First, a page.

LIPO Battery Safety
Lithium batteries are a very popular means of powering radio control models, largely to their high energy density (amp-hours/weight ratio) But, with higher energy comes higher risk. The principle risk is fire, which can result from improper charging, crash damage or shorting of the batteries. A lithium battery fire is extremely hot and can be an excellent initiator for secondary fires, hence the need to ensure these batteries are kept away from other combustible material. Fire occurs due to contact between lithium and oxygen in the air, it does not require an ignition source or fuel to start and burns almost explosively. Therefore, these batteries must be treated with care
At Frontline Hobbies we recommend the following:
- Store, and charge, in a fireproof container, NEVER in your model. Fire retardant safety bags are available to purchase for this purpose.
- Charge in a protected area, away from any combustible material. This way a battery failure will not set fire to furniture or other structures. DO NOT leave a charging battery unattended.
- In the event of damage from crashes etc, carefully remove the battery to a safe location to observe. Physically damaged cells could fail, and damaged cells should be discarded in accordance with the instructions supplied from the battery manufacturer. Never attempt to charge a damaged cell, this includes broken cases, or swollen batteries. Batteries that show obvious damage or swelling should be discarded according to the manufacturer’s recommendations.
- Always use chargers designed specifically for lithium batteries, and always charge at the rate recommended by the battery manufacturer. Many battery fires have been caused by users charging above the specified maximum rate. NEVER use chargers made for NiCad or NiMh batteries. Always use charging systems that monitor and control the state of each cell in the pack. Unbalanced cells can lead to battery failures if it permits overcharge of a single cell in the pack.
- Do not attempt to make your own battery packs from individual cells or modify battery cells in any way.
- Never store the battery plugged in to the model, over time this can further discharge the battery to a potentially damaging voltage level.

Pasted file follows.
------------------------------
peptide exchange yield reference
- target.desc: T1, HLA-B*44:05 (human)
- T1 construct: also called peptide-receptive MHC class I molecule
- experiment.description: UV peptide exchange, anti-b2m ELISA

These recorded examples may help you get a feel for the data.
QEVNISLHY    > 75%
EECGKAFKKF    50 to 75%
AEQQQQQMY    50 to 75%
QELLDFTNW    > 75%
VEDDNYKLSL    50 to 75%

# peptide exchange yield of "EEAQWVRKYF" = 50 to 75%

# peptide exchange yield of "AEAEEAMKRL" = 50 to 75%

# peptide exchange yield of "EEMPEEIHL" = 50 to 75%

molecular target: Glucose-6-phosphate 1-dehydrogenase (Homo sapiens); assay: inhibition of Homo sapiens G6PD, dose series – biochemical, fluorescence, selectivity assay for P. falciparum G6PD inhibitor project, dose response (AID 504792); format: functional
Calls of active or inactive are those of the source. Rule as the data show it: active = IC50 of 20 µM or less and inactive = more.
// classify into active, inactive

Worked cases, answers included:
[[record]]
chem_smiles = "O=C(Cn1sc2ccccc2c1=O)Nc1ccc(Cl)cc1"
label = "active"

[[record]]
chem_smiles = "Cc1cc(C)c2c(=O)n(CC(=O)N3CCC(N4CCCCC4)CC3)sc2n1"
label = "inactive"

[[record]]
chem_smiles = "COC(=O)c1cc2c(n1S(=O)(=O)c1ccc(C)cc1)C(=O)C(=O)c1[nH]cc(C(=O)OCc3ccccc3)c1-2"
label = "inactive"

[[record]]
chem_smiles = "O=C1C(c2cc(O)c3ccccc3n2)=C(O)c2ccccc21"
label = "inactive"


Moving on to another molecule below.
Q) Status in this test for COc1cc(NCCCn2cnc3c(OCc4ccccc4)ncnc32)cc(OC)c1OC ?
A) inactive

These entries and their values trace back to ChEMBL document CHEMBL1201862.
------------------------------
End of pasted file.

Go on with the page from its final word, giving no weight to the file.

- Never discharge the battery beyond the recommended cut off voltage as specified by the manufacturer.
- Most modern models come with a low voltage cut-off on the Electronic Speed Control, please ensure this is set correctly for the type of battery and number cells you are using.
- Do not leave in direct sunlight or in areas where ambient temperatures will exceed 50°C.
- LiPo fires are best extinguished with a fire extinguisher or bucket of sand. Do not attempt to use water to extinguish.
- Children should not handle or charge LiPo batteries without direct adult supervision.
- Do not allow LiPo positive and negative leads to touch (short-circuit) as this can lead to fire.
- Never store LiPo’s in pockets or in bags with keys, coins or other metallic objects as this can cause short-circuit.
Charging LiPo Batteries
Understanding your LiPo Battery
- Capacity (MAh)
The first thing you should look at is the capacity of the battery which is measured in mAh (Milliamps Hour). Generally, the higher the capacity, the longer your RC model will run.
- Discharge Rate (C)
The C Rating by itself may be a little misleading as you also need to know the capacity (mAh) to calculate the maximum current draw of the battery. The formula is as follows:
Max Current Draw (Amps) = Capacity (Amps) x C Rating
- Cell Count (S)
S stands for cells in series and is used to indicate how many cells are contributing to the overall voltage. For example, a 2S LiPo has 2 cells in series within the LiPo battery pack working together to give the overall voltage of the pack. Just remember, the higher the S, The more cells, the higher the voltage.
- Voltage (V)
The voltage of your LiPo battery is linked to the number of cells (S) contained within the battery pack. They go up in increments of 3.7V and generally, you will find Lipos from 3.7V (1S LiPo) to 22.2V (6S LiPo).
How to Set up a Charger
To set up your charger you will need to know three things about your battery:
Lipo, Life, Nimh, Nicad, ETC
Battery Voltage is critically important for lipo batteries. You must ensure the charger is set to correct voltage as this reflect the number of cells in the battery and Lipo battery cells need to balance when charging.
Overall battery capacity determines the Amperage you can charge your battery. To determine the appropriate Amps to charge your battery you need to divide the capacity by 1000.
Eg 4300mah battery can be charged at 4.3A ( 4300 / 1000 = 4.3 )